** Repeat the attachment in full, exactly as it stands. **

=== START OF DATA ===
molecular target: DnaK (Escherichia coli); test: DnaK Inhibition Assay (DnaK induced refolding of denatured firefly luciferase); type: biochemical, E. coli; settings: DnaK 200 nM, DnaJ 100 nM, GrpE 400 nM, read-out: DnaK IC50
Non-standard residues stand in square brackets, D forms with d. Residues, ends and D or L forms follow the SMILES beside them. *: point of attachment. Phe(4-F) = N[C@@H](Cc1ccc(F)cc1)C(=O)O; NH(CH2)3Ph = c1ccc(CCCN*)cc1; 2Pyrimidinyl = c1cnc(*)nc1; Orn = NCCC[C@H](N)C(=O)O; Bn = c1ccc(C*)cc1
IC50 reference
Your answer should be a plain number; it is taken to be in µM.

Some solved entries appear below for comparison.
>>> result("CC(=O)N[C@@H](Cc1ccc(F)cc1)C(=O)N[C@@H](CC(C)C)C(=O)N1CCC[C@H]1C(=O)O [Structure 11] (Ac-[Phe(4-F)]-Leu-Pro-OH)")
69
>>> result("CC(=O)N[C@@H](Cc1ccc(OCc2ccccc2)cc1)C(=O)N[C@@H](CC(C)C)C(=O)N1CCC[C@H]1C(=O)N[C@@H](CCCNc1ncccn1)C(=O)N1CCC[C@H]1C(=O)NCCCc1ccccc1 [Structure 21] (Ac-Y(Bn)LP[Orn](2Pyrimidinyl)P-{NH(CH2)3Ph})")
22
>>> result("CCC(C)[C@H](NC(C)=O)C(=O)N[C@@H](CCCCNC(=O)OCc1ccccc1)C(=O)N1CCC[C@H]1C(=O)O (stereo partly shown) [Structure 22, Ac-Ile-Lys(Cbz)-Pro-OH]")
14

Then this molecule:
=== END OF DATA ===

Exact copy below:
molecular target: DnaK (Escherichia coli); test: DnaK Inhibition Assay (DnaK induced refolding of denatured firefly luciferase); type: biochemical, E. coli; settings: DnaK 200 nM, DnaJ 100 nM, GrpE 400 nM, read-out: DnaK IC50
Non-standard residues stand in square brackets, D forms with d. Residues, ends and D or L forms follow the SMILES beside them. *: point of attachment. Phe(4-F) = N[C@@H](Cc1ccc(F)cc1)C(=O)O; NH(CH2)3Ph = c1ccc(CCCN*)cc1; 2Pyrimidinyl = c1cnc(*)nc1; Orn = NCCC[C@H](N)C(=O)O; Bn = c1ccc(C*)cc1
IC50 reference
Your answer should be a plain number; it is taken to be in µM.

Some solved entries appear below for comparison.
>>> result("CC(=O)N[C@@H](Cc1ccc(F)cc1)C(=O)N[C@@H](CC(C)C)C(=O)N1CCC[C@H]1C(=O)O [Structure 11] (Ac-[Phe(4-F)]-Leu-Pro-OH)")
69
>>> result("CC(=O)N[C@@H](Cc1ccc(OCc2ccccc2)cc1)C(=O)N[C@@H](CC(C)C)C(=O)N1CCC[C@H]1C(=O)N[C@@H](CCCNc1ncccn1)C(=O)N1CCC[C@H]1C(=O)NCCCc1ccccc1 [Structure 21] (Ac-Y(Bn)LP[Orn](2Pyrimidinyl)P-{NH(CH2)3Ph})")
22
>>> result("CCC(C)[C@H](NC(C)=O)C(=O)N[C@@H](CCCCNC(=O)OCc1ccccc1)C(=O)N1CCC[C@H]1C(=O)O (stereo partly shown) [Structure 22, Ac-Ile-Lys(Cbz)-Pro-OH]")
14

Then this molecule: